Why You Should Consider a Place-Based Approach to Hydrogen

Hydrogen is very much on the agenda at COP27’s Energy Day today (15 November 2022). In today’s programme there are two separate sessions devoted to exploring hydrogen’s potential not only as a replacement for fossil fuels, but also as a source of green, inclusive, economic growth in Africa and beyond. 

As it happens, this is a conversation I can contribute to. As project lead on the CREDS funded project: Place-based business models for Net Zero I have been exploring how to develop hydrogen solutions that create value locally for your economy, communities and the environment.  As part of this project, my colleague (and fellow SEG member) Dr Giulia Mininni and I have reviewed 26 regional and national level hydrogen strategies to identify the key drivers and best practices you should consider when developing a hydrogen strategy for your region.  Here’s a short summary of what we found. 

Why a hydrogen strategy matters

Hydrogen is a very promising technology. It has the potential to help us achieve Net Zero, deliver green jobs and economic growth, and meet industry’s decarbonisation needs.

But incorporating hydrogen into your energy mix requires careful planning. If you want to generate, store and transport hydrogen you will need substantial investment in a lot of new infrastructure. At the same time, you will also need to consider how quickly the cost of hydrogen will drop in future – as this is crucial for ensuring there is sufficient local demand. 

After studying both regional and national hydrogen strategies from many different countries, we strongly recommend taking what is often called a place-based approach to hydrogen. 

What is a place-based approach?

A place-based approach is strategy that puts the specific circumstances of a particular place front and centre, and engages local people as active participants in decision-making. 

This is an approach many regions are taking to hydrogen. It involves identifying and developing place-based business models that can maximise local demand and seize opportunities which might not exist at a larger scale. 

5 pillars for a place-based hydrogen strategy 

In our report, we pick out five things you should take into account when developing a place-based approach to hydrogen. These are:

  1. Your region’s physical geography
  2. Your access to crucial infrastructure like ports, transport networks, and industrial or technological centres 
  3. Your political and institutional landscape
  4. The human resources you can draw from; and 
  5. Any distinctive opportunities and issues you might have

By building your hydrogen strategy around those five pillars, you will be in a better position to  maximise your region’s distinctive strengths, provide opportunities for future cost reduction, and deliver and retain value for local communities. 

What a good place-based hydrogen strategy looks like  

Our report also identifies some of the best practices for developing an effective place-based hydrogen strategy. Here are some of the most important of these. 

First, take a whole-systems approach. That means you should be thinking about how hydrogen would fit in with the existing economies, industrial systems, and infrastructure you already have. It also means considering what societal benefits for the region you can provide, and how hydrogen solutions will balance local resources and environmental objectives — such as Net Zero and biodiversity. A whole-systems approach is crucial for reducing costs and increasing demand, through creating strategic interdependencies and coordination between different parts of your economy.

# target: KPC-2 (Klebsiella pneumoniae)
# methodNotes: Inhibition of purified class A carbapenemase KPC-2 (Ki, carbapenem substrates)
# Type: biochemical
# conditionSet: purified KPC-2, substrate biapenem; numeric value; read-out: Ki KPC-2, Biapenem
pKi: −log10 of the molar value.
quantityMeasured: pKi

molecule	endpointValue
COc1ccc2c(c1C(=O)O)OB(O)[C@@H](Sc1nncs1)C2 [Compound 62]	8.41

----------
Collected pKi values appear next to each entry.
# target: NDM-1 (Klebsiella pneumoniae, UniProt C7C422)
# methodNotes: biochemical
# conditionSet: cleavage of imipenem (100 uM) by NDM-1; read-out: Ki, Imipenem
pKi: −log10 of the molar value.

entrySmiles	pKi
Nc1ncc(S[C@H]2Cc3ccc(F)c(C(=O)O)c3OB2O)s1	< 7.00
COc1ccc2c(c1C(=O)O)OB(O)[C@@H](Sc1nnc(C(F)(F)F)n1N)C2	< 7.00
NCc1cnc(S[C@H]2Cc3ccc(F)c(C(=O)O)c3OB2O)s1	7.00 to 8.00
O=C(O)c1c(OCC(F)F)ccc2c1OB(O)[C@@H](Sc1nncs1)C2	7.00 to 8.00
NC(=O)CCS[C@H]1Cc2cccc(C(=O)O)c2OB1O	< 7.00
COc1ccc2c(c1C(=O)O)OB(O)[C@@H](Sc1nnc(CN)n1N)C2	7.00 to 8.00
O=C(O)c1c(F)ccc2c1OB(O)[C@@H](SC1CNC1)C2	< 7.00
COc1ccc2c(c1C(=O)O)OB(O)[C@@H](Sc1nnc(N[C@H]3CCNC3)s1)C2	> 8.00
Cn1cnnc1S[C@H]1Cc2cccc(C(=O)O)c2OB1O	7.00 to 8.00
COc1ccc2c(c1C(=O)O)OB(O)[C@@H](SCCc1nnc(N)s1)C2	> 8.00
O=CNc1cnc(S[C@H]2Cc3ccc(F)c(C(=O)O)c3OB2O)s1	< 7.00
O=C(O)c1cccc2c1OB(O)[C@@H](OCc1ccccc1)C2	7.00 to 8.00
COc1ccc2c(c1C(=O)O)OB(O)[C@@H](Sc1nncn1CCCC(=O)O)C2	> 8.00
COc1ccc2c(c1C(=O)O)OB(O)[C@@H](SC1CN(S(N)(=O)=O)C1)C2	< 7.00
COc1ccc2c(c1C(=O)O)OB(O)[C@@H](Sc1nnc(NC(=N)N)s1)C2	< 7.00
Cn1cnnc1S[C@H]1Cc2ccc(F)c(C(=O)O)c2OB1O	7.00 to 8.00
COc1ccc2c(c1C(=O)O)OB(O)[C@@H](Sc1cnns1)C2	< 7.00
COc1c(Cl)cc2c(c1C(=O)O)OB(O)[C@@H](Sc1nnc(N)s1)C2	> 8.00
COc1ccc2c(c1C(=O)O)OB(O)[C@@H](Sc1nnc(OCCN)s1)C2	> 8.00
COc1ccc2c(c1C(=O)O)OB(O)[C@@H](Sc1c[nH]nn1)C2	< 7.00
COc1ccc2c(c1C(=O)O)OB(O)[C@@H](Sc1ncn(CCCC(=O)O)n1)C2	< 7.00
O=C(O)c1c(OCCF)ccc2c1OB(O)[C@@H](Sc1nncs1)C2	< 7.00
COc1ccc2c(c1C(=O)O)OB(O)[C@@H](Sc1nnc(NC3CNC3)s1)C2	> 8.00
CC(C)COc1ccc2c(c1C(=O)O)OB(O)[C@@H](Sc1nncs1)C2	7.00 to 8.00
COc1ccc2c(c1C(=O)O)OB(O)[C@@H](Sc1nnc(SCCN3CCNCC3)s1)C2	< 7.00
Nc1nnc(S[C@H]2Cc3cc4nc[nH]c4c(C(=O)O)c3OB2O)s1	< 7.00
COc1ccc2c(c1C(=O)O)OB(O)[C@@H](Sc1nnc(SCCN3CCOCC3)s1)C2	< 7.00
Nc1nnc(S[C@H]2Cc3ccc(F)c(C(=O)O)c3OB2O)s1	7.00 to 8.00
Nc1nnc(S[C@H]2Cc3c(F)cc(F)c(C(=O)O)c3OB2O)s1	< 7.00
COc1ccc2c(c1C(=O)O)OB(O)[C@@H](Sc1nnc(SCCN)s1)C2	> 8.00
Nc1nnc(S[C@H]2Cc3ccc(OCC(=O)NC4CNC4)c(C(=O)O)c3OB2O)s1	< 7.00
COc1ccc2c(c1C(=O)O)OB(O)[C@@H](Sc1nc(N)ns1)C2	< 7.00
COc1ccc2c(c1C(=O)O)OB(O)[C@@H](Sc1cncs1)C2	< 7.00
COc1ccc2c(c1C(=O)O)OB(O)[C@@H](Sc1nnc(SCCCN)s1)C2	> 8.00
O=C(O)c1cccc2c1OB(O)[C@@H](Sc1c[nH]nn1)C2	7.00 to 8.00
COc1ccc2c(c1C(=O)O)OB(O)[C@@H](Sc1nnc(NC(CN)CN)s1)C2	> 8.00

Second, embrace learning by doing.  Building an evidence base from pilots and studies is really important. This will allow you to identify where you can reduce costs as well as avenues for scaling up. But good learning by doing will also involve collaboration and knowledge exchange across different sectors making use of hydrogen and with other regions doing similar things. This is partly because pilot programmes are heavilydependent on global supply chains, which (as the last few years have taught us!) can be disrupted. Effective collaboration across both vectors and regions can minimise those disruptions. 

Third, work with industry and communities to create local benefits. It’s important to build trust with those groups, and engage them in the decision-making process. While many hydrogen strategies are developed through close engagement with local industry utilities, communities are often not given enough input in the decision making process. Place-based hydrogen solutions needs to be built through continued multi-stakeholder collaboration to create better outcomes for local communities and users.

Where you can find out more

More detail about all of this will be in our full report – which will be out soon! If you’d like to read more about what we are doing, you can find our project website here.

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Posted in 'Whole systems' perspectives, All Posts, Energy Innovation and Digitalisation, Energy systems and supply technology, policy, renewables

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The views and opinions expressed here are solely those of the individual authors and do not represent Sussex Energy Group.

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